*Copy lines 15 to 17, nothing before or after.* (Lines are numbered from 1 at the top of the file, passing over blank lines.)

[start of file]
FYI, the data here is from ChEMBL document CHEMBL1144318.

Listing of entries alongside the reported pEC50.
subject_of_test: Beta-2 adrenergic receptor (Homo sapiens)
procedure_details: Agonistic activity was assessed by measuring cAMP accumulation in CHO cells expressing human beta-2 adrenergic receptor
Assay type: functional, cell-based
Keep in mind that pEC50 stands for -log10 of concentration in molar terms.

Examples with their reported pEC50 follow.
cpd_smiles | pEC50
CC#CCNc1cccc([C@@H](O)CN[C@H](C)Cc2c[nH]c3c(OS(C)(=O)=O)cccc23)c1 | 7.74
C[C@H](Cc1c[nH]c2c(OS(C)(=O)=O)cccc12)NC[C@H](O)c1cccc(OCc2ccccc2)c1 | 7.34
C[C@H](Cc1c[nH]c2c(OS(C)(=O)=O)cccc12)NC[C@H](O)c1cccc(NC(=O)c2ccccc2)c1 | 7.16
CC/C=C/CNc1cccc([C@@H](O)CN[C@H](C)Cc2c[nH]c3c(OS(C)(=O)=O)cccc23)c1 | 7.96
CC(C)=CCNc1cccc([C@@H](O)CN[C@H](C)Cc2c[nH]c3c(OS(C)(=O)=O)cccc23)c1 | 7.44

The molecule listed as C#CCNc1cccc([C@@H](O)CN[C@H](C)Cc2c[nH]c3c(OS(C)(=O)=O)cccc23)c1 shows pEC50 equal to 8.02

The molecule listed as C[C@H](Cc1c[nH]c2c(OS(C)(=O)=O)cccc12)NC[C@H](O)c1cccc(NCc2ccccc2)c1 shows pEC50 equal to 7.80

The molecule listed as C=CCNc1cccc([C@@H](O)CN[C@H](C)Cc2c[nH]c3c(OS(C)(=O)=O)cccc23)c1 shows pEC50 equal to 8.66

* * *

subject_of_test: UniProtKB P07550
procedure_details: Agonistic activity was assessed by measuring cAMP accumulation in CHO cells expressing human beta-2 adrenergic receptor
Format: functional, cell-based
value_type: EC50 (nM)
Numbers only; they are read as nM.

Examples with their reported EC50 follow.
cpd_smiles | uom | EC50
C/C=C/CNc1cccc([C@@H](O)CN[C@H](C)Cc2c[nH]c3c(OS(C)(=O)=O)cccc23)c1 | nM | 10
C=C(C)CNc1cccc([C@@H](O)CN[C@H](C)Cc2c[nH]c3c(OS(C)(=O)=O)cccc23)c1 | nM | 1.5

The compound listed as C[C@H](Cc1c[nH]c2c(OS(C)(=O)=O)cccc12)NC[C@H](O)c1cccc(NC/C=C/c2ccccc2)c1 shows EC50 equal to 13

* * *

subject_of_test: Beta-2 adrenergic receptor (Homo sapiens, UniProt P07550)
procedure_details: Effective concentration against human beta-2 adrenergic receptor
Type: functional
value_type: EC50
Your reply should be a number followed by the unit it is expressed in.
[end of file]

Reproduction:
The molecule listed as C[C@H](Cc1c[nH]c2c(OS(C)(=O)=O)cccc12)NC[C@H](O)c1cccc(NCc2ccccc2)c1 shows pEC50 equal to 7.80

The molecule listed as C=CCNc1cccc([C@@H](O)CN[C@H](C)Cc2c[nH]c3c(OS(C)(=O)=O)cccc23)c1 shows pEC50 equal to 8.66

* * *